According to the Mental Health Foundation, 13.3 million working days are lost per year due to stress, depression and anxiety in the UK.
Nutritionist Cassandra Barns and Dr Marilyn Glenville PHD, one of the UK’s leading Nutritionists, (www.marilynglenville.co.uk) discuss how we can look after ourselves and put our health first in times of stress…
Have a laugh
Believe it or not, there is truth to the phrase ‘laughter is the best medicine.’ Marilyn explains, “Having a laugh is one of the best remedies for stress – it triggers healthy changes in our body. Many studies show that laughter boosts our energy, decreases stress hormones, improves immunity and diminishes pain. Laughter triggers the release of endorphins, the natural feel-good chemicals that make us happier and relaxed.”
When we experience stressful situations in our lives whether it be at work or at home, we can develop a tendency to skip meals or reach for sugary, comfort food. However, at these times it can be more important than ever to make sure we take care of ourselves and eat the right foods.
Keep it small
Marilyn explains, “Balancing blood sugar is essential in lowering stress because the crashes in sugar levels which happen through the day (due to go long periods without food and not eating the right foods) stimulates the stress hormones, adrenaline and cortisol to be released. So ensure you have a small meal every 2-3 hours that contains protein (eat breakfast, lunch and dinner plus a snack mid morning and one mid afternoon). For example, a hard-boiled egg, 10-12 almonds, a small can of tuna and brown rice. This will help in stopping those roller-coaster highs and cravings for sweet foods.
Ditch the caffeine
“There’s no denying that caffeine can give you a boost of energy. But caffeine actually has a stress-like effect on the body, including raising your levels of stress hormones such as adrenaline. This means that if you’re already stressed or anxious, it can make things worse. So cutting down will likely be helpful.
Making sure your supplement savvy can help get your smile shining. Marilyn explains, “Certain nutrients can be very helpful in reducing stress levels, such as B vitamins, especially B5 for stress relief and energy, chromium for blood sugar balance, L-theanine for reducing anxiety and finally Siberian Ginseng, which acts as a tonic to the adrenal glands.
If you feel like you can’t escape from your mounting worries, it might be worth lacing up and leaving the house for a 20-minute run?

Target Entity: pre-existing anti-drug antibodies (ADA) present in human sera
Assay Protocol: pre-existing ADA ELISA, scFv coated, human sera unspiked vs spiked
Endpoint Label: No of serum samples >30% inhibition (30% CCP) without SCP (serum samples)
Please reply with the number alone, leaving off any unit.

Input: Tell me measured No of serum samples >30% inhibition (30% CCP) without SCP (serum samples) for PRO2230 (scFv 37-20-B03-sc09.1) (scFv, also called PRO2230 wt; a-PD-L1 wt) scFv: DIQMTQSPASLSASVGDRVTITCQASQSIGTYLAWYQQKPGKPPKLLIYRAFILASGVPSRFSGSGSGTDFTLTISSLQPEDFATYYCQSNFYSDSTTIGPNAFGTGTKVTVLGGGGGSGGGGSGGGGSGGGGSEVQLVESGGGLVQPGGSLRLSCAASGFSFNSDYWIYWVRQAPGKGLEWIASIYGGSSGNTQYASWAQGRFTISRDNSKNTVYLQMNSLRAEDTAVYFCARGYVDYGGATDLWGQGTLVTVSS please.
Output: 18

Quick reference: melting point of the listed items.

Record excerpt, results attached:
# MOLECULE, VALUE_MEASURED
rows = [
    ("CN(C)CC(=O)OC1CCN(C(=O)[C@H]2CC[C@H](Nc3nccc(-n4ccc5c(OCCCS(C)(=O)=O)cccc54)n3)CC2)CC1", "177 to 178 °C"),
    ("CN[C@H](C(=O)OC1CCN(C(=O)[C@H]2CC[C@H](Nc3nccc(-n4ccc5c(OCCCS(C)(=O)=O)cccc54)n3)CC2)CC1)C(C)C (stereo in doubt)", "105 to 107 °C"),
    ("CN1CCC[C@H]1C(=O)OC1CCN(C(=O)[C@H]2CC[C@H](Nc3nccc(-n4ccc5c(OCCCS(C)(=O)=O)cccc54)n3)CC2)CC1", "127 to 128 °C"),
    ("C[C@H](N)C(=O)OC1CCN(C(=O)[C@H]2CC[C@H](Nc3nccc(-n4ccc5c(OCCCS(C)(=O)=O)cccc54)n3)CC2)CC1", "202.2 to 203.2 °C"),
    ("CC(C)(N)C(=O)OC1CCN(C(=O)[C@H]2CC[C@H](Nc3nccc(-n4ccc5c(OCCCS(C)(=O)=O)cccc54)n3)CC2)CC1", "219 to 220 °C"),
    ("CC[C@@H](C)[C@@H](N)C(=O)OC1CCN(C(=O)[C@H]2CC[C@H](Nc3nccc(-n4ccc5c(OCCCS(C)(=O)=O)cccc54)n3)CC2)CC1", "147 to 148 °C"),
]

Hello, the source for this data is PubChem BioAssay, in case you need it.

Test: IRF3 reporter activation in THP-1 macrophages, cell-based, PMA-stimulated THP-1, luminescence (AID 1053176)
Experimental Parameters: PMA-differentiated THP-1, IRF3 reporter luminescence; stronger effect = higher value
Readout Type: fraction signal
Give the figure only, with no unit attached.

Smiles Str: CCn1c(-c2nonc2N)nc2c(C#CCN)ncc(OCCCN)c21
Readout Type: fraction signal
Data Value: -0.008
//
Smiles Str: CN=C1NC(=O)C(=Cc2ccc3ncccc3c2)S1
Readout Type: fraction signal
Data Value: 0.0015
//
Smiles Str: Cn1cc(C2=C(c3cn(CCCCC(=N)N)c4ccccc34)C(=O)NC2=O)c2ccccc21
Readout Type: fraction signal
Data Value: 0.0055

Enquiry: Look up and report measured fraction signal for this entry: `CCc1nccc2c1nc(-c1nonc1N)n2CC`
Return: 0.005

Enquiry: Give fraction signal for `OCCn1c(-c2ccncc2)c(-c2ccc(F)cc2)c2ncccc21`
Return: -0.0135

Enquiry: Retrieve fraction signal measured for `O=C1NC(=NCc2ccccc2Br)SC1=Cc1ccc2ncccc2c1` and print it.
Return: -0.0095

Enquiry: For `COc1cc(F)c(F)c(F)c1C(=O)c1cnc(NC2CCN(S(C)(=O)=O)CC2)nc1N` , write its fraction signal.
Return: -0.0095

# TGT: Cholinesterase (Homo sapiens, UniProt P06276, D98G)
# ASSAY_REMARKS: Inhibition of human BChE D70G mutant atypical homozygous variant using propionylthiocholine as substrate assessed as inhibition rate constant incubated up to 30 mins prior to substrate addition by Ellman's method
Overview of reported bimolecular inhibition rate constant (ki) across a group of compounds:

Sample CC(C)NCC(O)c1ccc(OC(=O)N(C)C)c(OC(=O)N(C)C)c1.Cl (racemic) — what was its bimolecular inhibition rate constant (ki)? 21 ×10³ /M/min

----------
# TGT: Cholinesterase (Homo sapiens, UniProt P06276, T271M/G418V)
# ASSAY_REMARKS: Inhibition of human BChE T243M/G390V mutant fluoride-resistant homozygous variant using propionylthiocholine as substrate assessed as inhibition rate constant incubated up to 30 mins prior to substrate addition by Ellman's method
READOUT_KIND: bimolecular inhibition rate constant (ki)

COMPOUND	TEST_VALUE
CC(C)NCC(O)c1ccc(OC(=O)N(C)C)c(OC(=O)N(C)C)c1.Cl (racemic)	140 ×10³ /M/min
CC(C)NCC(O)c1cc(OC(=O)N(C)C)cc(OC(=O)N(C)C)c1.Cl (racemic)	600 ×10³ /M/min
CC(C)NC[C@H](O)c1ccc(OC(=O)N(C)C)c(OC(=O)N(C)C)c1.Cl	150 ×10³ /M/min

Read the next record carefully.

If you choose to get active here are Cassandra’s tips, “Getting the balance right is important when it comes to exercise. Exercise stimulates release of endorphins, which make us feel happy and relaxed afterwards. Getting enough exercise can also help us sleep better, which then helps us to cope with stress.
However, if you’re very stressed, take care with the types and duration of exercise you choose. It may be best to avoid endurance exercise such as long-distance running, or very high intensity exercise such as spinning classes – unless these involve short intervals of high intensity with longer periods of rest. Intense exercise can have a negative effect of raising your levels of stress hormones and making you more anxious, stressed and tired.
Another element that can elude us when we’re stressed but is immensely important for our health is sleep. Cassandra explains, “A good night’s sleep can be a great stress-reliever. Unfortunately, of course, sleeping well can be easier said than done when you’re already stressed or anxious. Do what you can to get to bed early enough to get seven to eight hours’ sleep, make sure your bedroom is a calming environment, and set up a good wind-down routine in the evening, such as taking a warm bath.
One of the most common feelings associated with stress is lack of control, and sometimes even that stress is managing you rather than you having any control over it. Often, even the smallest exercise like sitting down and making a list of your priorities, and how you can manage them, can help clear your mind. Marilyn reminds us, “If you feel the symptoms of stress coming on, learn to get your priorities right. There is nothing in your life right now more important than your health. Learn to say no if you feel that you have taken on too much. Being assertive is invigorating and empowering. It also helps to make lists of what is or is not a priority and to tackle the priority tasks first. This will help give you a sense of control over your life.”